Another reason has to do with the old-new or new-old debate about Alassane Ouattara’s Ivorian citizenship and eligibility to contest a presidential election in Ivory Coast. Predictably, the debate has resurfaced. It has never been put to rest anyway! The debate about changing or not changing Article 35 of the Constitution, which defines the criteria of eligibility to the position of President of the Republic, illustrates the relevance of the subject. In reality, Alassane Ouattara has not renounced the intention to alter this article although he recently declared that it would not happen until after the election. It shall be remembered that in 2003, Alassane Ouattara, the rebels and some opposition leaders blamed the Ivorian crisis on Article 35. They claimed it discriminated against members of the ethnic groups from the northern part of Ivory Coast.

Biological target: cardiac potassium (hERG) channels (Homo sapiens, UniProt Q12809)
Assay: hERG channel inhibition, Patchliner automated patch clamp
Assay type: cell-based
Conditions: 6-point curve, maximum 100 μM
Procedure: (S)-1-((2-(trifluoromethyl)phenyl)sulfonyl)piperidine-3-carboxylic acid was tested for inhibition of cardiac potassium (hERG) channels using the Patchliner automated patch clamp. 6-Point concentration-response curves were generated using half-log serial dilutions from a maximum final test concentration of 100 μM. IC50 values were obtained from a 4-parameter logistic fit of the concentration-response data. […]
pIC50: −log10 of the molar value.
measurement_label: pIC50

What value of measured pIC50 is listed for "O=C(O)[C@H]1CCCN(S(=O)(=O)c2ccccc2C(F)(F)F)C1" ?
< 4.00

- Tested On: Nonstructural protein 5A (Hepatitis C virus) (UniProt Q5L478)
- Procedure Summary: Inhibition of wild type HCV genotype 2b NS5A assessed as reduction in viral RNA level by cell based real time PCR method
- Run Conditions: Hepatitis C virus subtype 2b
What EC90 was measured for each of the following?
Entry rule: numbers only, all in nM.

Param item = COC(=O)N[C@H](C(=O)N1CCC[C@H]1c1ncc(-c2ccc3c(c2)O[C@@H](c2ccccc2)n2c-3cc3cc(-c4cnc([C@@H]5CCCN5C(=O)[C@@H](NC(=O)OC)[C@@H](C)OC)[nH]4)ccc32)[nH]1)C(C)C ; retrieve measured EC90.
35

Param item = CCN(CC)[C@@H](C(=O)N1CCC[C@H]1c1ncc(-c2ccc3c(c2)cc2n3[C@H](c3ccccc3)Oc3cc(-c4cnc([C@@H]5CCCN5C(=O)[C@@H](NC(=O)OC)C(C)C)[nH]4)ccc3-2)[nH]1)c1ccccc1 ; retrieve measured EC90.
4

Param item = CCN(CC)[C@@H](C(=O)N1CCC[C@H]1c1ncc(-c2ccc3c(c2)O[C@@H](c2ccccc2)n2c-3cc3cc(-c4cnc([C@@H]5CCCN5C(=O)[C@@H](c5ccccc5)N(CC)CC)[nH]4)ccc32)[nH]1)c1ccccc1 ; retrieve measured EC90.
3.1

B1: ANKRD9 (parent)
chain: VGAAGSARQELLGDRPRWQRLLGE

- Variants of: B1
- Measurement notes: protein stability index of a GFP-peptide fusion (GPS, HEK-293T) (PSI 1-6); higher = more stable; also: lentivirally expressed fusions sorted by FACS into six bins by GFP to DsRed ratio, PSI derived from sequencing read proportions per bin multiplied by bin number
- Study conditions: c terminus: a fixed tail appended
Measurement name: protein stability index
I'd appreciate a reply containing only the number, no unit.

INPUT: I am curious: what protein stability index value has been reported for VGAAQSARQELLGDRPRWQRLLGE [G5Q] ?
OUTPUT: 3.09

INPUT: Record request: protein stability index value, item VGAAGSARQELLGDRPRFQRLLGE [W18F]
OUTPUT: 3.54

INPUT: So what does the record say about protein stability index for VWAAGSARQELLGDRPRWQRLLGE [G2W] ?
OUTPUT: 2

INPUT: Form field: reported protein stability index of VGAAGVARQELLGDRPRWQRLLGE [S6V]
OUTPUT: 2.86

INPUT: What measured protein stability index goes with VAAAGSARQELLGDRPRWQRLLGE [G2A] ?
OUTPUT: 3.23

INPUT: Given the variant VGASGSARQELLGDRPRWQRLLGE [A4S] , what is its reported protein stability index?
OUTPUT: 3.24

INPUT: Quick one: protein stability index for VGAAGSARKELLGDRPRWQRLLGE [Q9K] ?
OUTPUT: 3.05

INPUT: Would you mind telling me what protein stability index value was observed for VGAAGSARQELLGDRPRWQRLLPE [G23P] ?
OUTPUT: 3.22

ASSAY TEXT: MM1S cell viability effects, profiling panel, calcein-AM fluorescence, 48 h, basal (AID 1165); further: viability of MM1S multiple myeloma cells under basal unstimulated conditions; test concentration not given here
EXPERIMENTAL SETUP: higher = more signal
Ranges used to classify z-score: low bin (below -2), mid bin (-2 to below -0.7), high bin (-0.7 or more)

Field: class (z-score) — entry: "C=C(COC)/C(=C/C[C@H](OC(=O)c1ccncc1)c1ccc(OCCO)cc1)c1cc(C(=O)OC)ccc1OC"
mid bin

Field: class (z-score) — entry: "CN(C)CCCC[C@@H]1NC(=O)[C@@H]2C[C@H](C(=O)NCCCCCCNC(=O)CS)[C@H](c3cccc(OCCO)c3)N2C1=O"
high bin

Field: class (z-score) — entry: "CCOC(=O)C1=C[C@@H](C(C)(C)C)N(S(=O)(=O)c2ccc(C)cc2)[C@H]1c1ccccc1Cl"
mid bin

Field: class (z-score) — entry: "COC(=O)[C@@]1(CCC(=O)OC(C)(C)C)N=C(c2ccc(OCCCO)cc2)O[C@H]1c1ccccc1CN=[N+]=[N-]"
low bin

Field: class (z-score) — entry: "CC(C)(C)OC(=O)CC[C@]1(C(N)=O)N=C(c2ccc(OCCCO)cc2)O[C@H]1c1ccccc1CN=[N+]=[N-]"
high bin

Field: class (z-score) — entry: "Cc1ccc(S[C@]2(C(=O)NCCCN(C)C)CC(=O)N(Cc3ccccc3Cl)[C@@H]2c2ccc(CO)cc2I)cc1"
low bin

If, despite his access to power, the debate over Article 35 has resumed, it means that Alassane Ouattara’s answers and handling of questions about his Ivorian-ness have been critically opaque. Therefore, if in 2010, Laurent Gbagbo used Article 48 of the Constitution to authorize him into the presidential election, nothing similar can be done in 2015, unless the intention is to perpetuate the violations of the constitution of Ivory Coast. Unfortunately, Alassane Ouattara is not ready to clarify the muddy waters around him, which will fuel more tensions.

A final reason is that the Independent Electoral Commission (IEC) and the Constitutional Council are not transparent and fair as they currently stand. The IEC is chaired by Youssouf Bakayoko, the same person who sabotaged the 2010 election and pushed the country into an unprecedented political stalemate and violence. His continued presence at the head of this institution illustrates the weakness of political institutions and the preparation of massive electoral frauds. Next to him is the unconstitutional appointment of Mr. Kone Mamadou, a former rebel leader, to the chairmanship of the Constitutional Council.